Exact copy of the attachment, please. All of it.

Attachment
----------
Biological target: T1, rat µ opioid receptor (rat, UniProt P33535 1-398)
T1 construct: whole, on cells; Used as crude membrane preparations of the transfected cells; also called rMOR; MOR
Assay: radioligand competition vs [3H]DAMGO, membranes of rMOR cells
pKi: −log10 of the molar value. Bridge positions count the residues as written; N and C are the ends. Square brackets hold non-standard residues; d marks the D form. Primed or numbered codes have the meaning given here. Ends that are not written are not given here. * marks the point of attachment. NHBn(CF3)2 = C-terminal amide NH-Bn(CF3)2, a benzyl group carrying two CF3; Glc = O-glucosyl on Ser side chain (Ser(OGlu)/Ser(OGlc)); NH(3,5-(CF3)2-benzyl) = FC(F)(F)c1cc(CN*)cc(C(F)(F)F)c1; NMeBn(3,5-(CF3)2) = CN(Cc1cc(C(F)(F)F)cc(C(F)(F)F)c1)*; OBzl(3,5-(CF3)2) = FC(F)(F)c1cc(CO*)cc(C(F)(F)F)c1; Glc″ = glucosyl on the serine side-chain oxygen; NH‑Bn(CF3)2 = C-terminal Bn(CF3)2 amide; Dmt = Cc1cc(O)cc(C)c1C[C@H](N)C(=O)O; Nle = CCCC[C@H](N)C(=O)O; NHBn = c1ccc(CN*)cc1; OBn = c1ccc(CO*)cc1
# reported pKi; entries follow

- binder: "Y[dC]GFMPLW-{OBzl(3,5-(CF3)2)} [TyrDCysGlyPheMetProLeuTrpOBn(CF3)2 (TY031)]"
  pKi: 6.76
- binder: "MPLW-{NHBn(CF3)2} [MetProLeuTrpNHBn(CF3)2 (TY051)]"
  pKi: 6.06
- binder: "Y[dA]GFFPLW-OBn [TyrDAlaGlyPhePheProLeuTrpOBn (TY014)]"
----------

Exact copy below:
Biological target: T1, rat µ opioid receptor (rat, UniProt P33535 1-398)
T1 construct: whole, on cells; Used as crude membrane preparations of the transfected cells; also called rMOR; MOR
Assay: radioligand competition vs [3H]DAMGO, membranes of rMOR cells
pKi: −log10 of the molar value. Bridge positions count the residues as written; N and C are the ends. Square brackets hold non-standard residues; d marks the D form. Primed or numbered codes have the meaning given here. Ends that are not written are not given here. * marks the point of attachment. NHBn(CF3)2 = C-terminal amide NH-Bn(CF3)2, a benzyl group carrying two CF3; Glc = O-glucosyl on Ser side chain (Ser(OGlu)/Ser(OGlc)); NH(3,5-(CF3)2-benzyl) = FC(F)(F)c1cc(CN*)cc(C(F)(F)F)c1; NMeBn(3,5-(CF3)2) = CN(Cc1cc(C(F)(F)F)cc(C(F)(F)F)c1)*; OBzl(3,5-(CF3)2) = FC(F)(F)c1cc(CO*)cc(C(F)(F)F)c1; Glc″ = glucosyl on the serine side-chain oxygen; NH‑Bn(CF3)2 = C-terminal Bn(CF3)2 amide; Dmt = Cc1cc(O)cc(C)c1C[C@H](N)C(=O)O; Nle = CCCC[C@H](N)C(=O)O; NHBn = c1ccc(CN*)cc1; OBn = c1ccc(CO*)cc1
# reported pKi; entries follow

- binder: "Y[dC]GFMPLW-{OBzl(3,5-(CF3)2)} [TyrDCysGlyPheMetProLeuTrpOBn(CF3)2 (TY031)]"
  pKi: 6.76
- binder: "MPLW-{NHBn(CF3)2} [MetProLeuTrpNHBn(CF3)2 (TY051)]"
  pKi: 6.06
- binder: "Y[dA]GFFPLW-OBn [TyrDAlaGlyPhePheProLeuTrpOBn (TY014)]"